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THERMOREGULATION IN HUNTINGTON'S DISEASE
  1. I Lu1,
  2. S Rana1,
  3. G El-Nimr2
  1. 1 Harplands Hospital, North Staffordshire Combined Healthcare, NHS Trust
  2. 2 Harplands Hospital, North Staffordshire Combined Healthcare, NHS Trust

Abstract

Introduction Huntington's Disease (HD) is an autosomal dominant neurodegenerative disease caused by polyglutamine repeat expansion in the Huntington ‘htt’ gene. HD is characterised by motor and cognitive impairment. Motor abnormalities: chorea and athetosis, deterioration in cognitive function, behavioral changes and a mood component are common symptoms in the presentation of HD. Clinical observation has shown that Huntington's patients also experience extreme temperature variance during the course of the disease.

Objective To perform a literature review into the possible causes of defective thermoregulation in Huntington's Disease and highlight recent scientific and clinical findings.

Methods AMED, EMBASE, MEDLINE, PsycINFO, BNI, CINAHL databases were searched for relevant papers over the last 10 years. 14 were found but only 3 are directly related to thermoregulation in Huntington's Disease (murine studies, case reports) during this time frame and have been included in this review.

Results – Articles reviewed Drug induced hyperthermia in Huntington's Disease.

Gassbeek D, et al. J Neurol 2004;251:454–7.

doi:10.1007/s00415-004-0355

Thermoregulatory and metabolic defects in Huntington's disease transgenic mice implicate PGC-1alpha in Huntington's disease neurodegeneration.

Weydt P, et al. Cell Metabolism 2006;4:349–62.

doi:10.1016/j.cmet.2006.10.004

Sexually dimorphic serotonergic dysfunction in a mouse model of Huntington's disease and depression

Renoir T, et al. PLoS One 2011;6:e22133.

doi:10.1371/journal.pone.0022133. Epub 2011 Jul 8.

Discussion Using the parameters mentioned in the methods section we reviewed three papers concerning thermoregulation in HD over the last 10 years. It appears that information in this niche field is quite limited and experimentation is required to evolve our understanding of the pathogenesis of this fatal disease.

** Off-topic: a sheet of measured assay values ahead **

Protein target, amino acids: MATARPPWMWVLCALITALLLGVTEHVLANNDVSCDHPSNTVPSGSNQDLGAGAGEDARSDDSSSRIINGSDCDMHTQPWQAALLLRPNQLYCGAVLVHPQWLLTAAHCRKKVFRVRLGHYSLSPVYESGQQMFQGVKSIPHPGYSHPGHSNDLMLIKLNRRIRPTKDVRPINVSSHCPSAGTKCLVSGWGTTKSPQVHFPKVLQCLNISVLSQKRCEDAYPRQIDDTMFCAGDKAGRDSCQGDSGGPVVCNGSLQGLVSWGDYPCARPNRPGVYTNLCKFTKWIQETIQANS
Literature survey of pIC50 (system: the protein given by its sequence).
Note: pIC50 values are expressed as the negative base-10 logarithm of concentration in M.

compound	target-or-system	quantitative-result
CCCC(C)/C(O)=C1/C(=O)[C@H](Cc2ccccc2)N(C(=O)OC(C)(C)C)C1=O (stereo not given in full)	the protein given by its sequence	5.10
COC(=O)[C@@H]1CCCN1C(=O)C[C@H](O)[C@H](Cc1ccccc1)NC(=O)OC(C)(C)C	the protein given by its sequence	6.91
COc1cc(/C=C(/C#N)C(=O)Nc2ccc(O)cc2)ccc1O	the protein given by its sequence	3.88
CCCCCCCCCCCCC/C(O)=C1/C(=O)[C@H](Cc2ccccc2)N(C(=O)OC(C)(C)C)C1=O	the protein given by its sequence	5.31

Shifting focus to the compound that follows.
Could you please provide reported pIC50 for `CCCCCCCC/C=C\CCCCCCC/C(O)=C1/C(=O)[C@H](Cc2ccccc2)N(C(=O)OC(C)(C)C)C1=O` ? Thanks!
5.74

The first article attempts to link the use of psychotropics in the treatment of psychotic symptoms of HD with hyperthermia. The second article explores the profound thermoregulatory defect in the BAT of HD transgenic mice. Multiple cohorts were tested for adaptative thermogenesis at week 10 and 20 of age with all the test subjects displaying significant reduction in body temperature during the cold challenge. The authors implicate transcriptional interference of PGC-1α in the murine HD BAT and postulate that mitochondrial dysfunction in HD may stem from ployQ-htt interference with PGC-1α in the nucleus linking transcriptional dysregulation with mitochondrial pathology in HD. They propose HD therefore to be a metabolic disease and that PGC-1α dysregulation affiliated with temperature fluctuations in HD.

However clinical observation yields an inconsistency in the symptoms experienced by patients as some experience hyperthermia and some hypothermia. So far the literature only shows drug induced hyperthermia in HD and murine models of hypothermia. We do not have a unifying concept nor an adequate amount of data and therefore it remains difficult to draw robust conclusions about the causes of temperature dysregulation in HD.

This review highlights the need for further research in this area. Understanding thermoregulation in HD can potentially have great therapeutic value for some patients and would assist clinicians in developing a more robust management plan.

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